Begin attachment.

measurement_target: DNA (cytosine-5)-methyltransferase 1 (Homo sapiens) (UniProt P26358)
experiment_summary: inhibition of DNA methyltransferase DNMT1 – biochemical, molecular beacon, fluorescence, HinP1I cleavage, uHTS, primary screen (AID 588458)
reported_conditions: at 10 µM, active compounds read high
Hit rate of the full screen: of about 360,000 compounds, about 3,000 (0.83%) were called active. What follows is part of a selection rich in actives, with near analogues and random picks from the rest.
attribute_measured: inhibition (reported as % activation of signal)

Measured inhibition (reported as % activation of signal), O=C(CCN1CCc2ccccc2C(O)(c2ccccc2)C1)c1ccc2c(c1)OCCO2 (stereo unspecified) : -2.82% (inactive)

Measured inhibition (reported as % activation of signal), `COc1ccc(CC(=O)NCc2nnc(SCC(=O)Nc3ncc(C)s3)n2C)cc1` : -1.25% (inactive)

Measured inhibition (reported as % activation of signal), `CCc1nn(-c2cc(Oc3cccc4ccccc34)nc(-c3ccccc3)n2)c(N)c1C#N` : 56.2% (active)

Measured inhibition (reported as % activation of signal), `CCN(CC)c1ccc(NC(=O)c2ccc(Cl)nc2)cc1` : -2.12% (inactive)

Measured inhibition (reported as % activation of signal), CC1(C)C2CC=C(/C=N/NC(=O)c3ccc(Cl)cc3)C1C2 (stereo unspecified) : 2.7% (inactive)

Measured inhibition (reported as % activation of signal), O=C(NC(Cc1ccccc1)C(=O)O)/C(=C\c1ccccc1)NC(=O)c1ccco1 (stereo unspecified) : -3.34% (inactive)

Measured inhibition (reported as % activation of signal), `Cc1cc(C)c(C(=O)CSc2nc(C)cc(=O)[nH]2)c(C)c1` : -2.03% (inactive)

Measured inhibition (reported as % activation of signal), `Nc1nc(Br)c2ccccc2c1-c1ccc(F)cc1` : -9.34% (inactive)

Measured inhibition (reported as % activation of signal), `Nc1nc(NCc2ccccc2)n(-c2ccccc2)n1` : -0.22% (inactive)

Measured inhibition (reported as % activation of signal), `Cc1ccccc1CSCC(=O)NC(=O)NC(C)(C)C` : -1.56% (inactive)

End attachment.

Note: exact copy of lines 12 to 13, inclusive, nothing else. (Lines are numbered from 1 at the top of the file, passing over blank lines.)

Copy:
Measured inhibition (reported as % activation of signal), `Cc1cc(C)c(C(=O)CSc2nc(C)cc(=O)[nH]2)c(C)c1` : -2.03% (inactive)

Measured inhibition (reported as % activation of signal), `Nc1nc(Br)c2ccccc2c1-c1ccc(F)cc1` : -9.34% (inactive)